Don't shoot me because I'm reading a book co-authored by Ehrman, okay? I may be nothing but a lowly sidekick, but I am a sidekick, and you don't want the Turk to open a can of baptism all over you.
That said, this morning I took great interest in a portion from The Text of the New Testament (p. 49-50):
Finally, a curious but unimportant source of our knowledge of the Greek text of the New Testament consists of a number of talismans, or good-luck charms. These amulets range in date from the fourth to the twelfth or thirteenth centuries and are made of vellum, papyrus, potsherd, or wood. The superstitious use of talismans, so prevalent in the ancient world, was scarcely less popular among Christians than among pagans--if we may judge from repeated remonstrances against them issued by ecclesiastical authorities. Four of those catalogued contain the Lord's prayer, and five others include scattered verses from other parts of the Old and New Testaments.You can go read something more relevant now, since this post won't apply to you. You and I are well above superstition, of course, being the modern enlightened Reformed-type Christians we are. We laugh at Romanists who see Mary in their dryer lint, and send missionaries to the benighted savage who worships lizards.
"Lord, we thank thee that we are not as other men are."
This ancient practice of Christian superstition is interesting. The use of amulets, magic charms, potions and the like are all part of our insatiable drive to control our own destinies. The Tower fell, but we've never stopped trying to rebuild it. When the Greco-Romans made the switch to Christianity, the traditions of manipulation died very hard--and Scripture became the new portal to power.
It would be very easy at this juncture to launch into a tirade against angel pins and horribly decontextualized Scripture art (my favorite being Genesis 31:49). Certainly, these are no more honoring to Christ than carrying around the Lord's Prayer to ward off bad luck. But I'm interested first in considering what superstition is. Or perhaps more to the point, what Christian superstition is.
Think about it this way. Scripture was never intended to keep vampires away, right? So if you drill a hole through your pocket New Testament and string it around your neck, you're using Scripture for a purpose which God never intended His Word to accomplish. That's a severe misunderstanding of Scripture's purpose (not to mention a sign you've had a little too much Buffy lately). In other words, that's Christian superstition: using Scripture to achieve a goal beyond its intended purpose and redounding to our own benefit.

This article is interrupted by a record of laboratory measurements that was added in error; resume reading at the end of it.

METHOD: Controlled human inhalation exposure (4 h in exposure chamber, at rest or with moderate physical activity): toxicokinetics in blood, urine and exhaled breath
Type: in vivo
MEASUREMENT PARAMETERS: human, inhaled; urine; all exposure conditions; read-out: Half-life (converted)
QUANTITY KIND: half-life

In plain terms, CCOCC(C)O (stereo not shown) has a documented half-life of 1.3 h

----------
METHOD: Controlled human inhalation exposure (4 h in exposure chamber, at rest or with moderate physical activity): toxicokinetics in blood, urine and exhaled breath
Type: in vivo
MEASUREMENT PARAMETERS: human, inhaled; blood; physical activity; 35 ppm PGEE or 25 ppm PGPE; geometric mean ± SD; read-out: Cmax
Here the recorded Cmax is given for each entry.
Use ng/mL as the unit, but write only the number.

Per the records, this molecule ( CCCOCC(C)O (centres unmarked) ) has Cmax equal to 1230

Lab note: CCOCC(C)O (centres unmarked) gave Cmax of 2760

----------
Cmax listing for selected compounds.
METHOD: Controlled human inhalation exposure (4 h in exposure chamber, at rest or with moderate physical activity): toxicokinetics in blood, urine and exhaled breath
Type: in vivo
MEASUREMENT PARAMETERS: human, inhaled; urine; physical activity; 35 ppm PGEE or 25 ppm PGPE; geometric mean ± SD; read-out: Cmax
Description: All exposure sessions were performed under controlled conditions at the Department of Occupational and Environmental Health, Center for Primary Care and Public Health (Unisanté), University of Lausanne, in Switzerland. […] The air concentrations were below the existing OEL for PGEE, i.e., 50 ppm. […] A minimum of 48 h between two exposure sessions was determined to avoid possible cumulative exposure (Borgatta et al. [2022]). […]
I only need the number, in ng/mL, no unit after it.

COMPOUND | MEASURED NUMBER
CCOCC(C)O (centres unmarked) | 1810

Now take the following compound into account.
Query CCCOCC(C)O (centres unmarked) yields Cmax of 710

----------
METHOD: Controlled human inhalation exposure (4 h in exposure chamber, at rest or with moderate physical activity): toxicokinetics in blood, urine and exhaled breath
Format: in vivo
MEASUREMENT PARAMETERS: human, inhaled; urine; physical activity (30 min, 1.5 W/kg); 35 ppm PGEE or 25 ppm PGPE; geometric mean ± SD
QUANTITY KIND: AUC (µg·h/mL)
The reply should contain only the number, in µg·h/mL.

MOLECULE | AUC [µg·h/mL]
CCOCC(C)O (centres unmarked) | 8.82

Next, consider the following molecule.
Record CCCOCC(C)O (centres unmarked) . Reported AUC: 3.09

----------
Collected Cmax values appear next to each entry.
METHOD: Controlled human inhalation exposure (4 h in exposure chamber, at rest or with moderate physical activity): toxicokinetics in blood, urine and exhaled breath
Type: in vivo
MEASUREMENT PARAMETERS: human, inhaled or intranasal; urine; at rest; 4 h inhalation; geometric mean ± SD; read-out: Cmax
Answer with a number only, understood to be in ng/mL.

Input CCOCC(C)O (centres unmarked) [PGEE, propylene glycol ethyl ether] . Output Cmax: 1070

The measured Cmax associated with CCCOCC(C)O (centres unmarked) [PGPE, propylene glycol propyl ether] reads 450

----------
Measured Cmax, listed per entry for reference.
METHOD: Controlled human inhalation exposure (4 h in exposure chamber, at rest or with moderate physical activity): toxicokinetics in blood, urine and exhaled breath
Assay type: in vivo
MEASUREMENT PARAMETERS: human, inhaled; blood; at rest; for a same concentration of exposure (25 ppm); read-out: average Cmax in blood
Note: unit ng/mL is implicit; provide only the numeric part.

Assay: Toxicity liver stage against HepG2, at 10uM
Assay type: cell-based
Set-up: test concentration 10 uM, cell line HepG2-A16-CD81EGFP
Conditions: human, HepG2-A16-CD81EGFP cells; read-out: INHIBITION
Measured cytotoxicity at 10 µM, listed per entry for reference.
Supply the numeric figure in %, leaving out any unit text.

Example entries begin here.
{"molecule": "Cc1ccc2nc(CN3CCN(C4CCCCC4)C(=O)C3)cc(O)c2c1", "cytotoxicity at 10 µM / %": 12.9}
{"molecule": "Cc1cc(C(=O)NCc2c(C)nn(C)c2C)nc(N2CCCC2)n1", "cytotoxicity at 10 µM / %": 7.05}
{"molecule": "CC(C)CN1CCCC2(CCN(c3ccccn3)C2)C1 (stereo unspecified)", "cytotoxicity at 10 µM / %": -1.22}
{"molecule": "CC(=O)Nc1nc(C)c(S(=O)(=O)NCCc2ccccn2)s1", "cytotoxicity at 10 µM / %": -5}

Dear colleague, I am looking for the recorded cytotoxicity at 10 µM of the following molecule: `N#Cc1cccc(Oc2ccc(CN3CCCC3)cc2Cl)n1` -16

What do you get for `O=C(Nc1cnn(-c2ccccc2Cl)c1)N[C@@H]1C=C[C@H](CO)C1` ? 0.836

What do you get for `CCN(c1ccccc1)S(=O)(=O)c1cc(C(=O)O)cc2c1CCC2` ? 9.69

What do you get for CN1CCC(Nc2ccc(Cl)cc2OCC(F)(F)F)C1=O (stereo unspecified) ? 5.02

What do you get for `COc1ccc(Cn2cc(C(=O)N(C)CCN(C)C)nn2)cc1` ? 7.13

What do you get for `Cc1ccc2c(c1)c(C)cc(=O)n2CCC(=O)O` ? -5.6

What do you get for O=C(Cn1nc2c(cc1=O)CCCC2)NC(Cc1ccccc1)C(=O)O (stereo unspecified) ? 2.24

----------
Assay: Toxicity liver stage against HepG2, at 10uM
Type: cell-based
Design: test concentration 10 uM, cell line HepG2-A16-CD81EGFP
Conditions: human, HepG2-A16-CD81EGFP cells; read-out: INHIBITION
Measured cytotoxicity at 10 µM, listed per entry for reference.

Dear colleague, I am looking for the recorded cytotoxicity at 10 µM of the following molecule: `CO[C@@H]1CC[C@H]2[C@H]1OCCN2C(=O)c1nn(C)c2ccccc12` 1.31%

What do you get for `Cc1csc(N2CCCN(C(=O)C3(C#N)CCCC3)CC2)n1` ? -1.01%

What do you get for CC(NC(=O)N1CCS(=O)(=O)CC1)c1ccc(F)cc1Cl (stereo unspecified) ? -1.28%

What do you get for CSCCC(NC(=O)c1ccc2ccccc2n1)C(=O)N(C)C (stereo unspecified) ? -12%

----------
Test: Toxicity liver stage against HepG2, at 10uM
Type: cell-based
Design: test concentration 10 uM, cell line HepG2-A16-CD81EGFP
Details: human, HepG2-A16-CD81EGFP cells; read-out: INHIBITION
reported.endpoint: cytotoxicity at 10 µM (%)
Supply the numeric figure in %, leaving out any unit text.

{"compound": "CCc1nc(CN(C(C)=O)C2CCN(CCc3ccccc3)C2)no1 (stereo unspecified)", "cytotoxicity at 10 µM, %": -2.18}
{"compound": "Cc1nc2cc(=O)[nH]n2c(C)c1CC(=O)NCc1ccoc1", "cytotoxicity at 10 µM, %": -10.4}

I submit that the church is drunk and drowning from Christian superstition. One has only to crack the latest edition of CBD's catalog to be crushed by the avalanche of "God wants you to be happy" bookettes. Most of them include little verses ripped from their contexts, folded into paper swans, and set sail on the sea of superstition. Promises of aid to the righteous are transformed into ironclad guarantees of wealth. Warnings of purging through fiery trials, if acknowledged at all, become vague warnings of "everyone has problems, but God will help you out because He still wants you to be happy and wealthy and successful." If all you had by which to judge Christianity was the majority of today's best-sellers, you'd think Christ died to redeem us from discomfort.
It's round Scripture crammed into a square hole.
That's Christian superstition.
I've got to pause here and say that righteous indignation is a sweet, sweet feeling. I like feeling superior to the unwashed masses of Christendom, knowing that I use Scripture exactly as it was intended. For instance, I hide God's Word in my heart that I might not fall behind on my daily reading schedule. I search the Scriptures daily to see if these things can be used against my opponent, who needs a severe and very public pounding. I study to show myself approved to my peers, a hypocrite who feels no shame, rightly dividing the latest liberal nonsense. The Word of God truly is sharper than any two-edged sword, occasionally nicking my skin.
Look: God forbid I should ever have magic charms engraved with verses, or be a sloppy evangelical who can't tell a pretext from a context. But God also forbid I should be equally superstitious with my love for sound doctrine. Scripture is meant to make me look like Jesus, and part of that is getting the message right. I can't be like Jesus if I don't understand what He's saying. But if I twist the Bible to achieve intellectual superiority or systematic pride, I am no less superstitious than a guy fingering a charm or reciting The Prayer of Jabez.
God didn't give us Scripture to make us smug.
He gave it to make us holy.
Is it working?